Accounting History: The Age of Excess
"Class, the question was: What was the accounting change in the early 21st century that ended the so called Age of Excess? The computer has normalized your answers. Computer?"
Computer - The answers:
- To recognize the cost of resource depletion as an expense. 64%
- To stop treating the planet as being a limitless source of energy. 22%
- To add the societal costs of living as a social tax to corporate and personal expenditures. 13%
- To stop the stupidity. 1%
"Excellent, class. Bryyan, please stop hacking meGGan's console. Perhaps you would like to tell the class in your own words, how you would explain to a non-accountant from the late 20th century what the problem was?"
"Umm . . . ah . . . It was just stupid what they were doing."
"Hmm, Bryyan. I think you will need to sharpen your communication skills. Anyone else? . . . Alycya?"
"I would say, 'If you think of the world as your house and you were selling it off brick by brick, it's a mistake to think of those sales as revenue. In reality, you are spending your capital.'"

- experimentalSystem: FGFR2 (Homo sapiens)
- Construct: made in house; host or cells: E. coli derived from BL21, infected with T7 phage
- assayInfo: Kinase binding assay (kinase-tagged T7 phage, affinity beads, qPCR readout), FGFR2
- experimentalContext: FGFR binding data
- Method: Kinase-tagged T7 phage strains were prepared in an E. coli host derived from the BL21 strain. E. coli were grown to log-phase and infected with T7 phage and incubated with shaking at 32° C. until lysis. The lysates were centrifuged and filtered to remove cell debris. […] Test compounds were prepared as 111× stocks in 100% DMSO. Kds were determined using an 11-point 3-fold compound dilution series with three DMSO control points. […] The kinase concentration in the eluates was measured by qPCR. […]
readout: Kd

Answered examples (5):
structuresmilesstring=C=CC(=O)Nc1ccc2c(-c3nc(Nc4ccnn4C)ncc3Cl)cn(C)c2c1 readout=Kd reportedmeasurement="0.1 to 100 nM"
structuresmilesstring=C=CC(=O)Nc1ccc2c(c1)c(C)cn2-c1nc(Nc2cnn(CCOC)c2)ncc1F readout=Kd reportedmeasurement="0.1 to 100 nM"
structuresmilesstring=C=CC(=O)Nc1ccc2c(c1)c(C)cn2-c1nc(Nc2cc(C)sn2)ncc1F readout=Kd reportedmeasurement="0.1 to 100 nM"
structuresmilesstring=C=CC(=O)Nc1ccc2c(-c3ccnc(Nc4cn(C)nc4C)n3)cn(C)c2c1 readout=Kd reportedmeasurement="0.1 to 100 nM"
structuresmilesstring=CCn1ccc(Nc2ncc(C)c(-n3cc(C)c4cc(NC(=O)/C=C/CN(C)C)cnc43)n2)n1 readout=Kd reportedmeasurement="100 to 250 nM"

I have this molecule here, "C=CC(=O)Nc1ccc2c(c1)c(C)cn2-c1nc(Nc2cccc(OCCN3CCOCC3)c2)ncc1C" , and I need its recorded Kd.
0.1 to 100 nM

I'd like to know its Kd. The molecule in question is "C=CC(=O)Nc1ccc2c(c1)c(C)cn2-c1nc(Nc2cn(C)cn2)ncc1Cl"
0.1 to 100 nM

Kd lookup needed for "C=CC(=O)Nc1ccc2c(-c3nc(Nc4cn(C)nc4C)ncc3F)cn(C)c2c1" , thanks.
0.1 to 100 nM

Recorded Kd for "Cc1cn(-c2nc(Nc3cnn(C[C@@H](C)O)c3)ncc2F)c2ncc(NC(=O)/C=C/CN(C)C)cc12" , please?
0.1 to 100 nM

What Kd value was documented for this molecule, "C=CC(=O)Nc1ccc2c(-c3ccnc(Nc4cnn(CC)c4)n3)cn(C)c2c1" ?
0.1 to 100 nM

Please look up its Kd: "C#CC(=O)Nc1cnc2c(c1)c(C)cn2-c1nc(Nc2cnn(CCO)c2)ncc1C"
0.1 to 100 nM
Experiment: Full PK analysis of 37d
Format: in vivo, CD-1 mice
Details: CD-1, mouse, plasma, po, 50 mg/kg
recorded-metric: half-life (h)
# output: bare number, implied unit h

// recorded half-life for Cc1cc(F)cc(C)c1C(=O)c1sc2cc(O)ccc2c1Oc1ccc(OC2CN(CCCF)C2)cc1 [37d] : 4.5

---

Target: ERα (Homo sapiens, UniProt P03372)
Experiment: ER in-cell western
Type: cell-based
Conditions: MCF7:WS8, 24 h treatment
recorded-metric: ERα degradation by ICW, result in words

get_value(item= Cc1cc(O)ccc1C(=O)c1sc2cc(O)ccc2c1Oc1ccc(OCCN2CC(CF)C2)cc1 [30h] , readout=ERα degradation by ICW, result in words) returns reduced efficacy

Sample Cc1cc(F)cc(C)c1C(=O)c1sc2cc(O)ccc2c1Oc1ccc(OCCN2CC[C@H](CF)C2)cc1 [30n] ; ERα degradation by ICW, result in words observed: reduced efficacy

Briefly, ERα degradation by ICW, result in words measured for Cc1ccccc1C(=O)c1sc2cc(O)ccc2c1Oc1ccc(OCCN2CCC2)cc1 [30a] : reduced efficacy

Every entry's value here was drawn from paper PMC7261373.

"Good, Alycya. So, would you recognize a gain or a loss on that sale? Let's let someone else input their answer. Jorgan?"
"Like Alycya said, it's obviously a loss."
"Wait a second, Jorgan. The concept of the Global Resource Depletion Expense or GReDE, was not created until 2020. In the accounting of those days, it would be a profit and a big one at that."
"That sucks. No wonder they pulled as much out of the ground as they could!"
"Right again, Jorgan. But think for a moment. Why was that a bad thing? OK Alycya, you don't have to keep pushing the facilitator button. I know you're keen. Go ahead."
"Their technology was ancient. We can extract a lot more energy from the same resources now than they could then."
"OK Alycya, but can you give me proof that a late 20th century accountant would accept? . . . No? . . . Anyone? . . . Maxx, you're a 20th century technology fan. Anything to add?"
"Well, if you look at cars from the 1950's compared to cars in the 2000's, you can see that they got a lot more power out of a smaller amount of fuel."
"Excellent. OK class, when we meet tomorrow be prepared to discuss the GReDE calculations and how they were affected by IFRS. Class dismissed."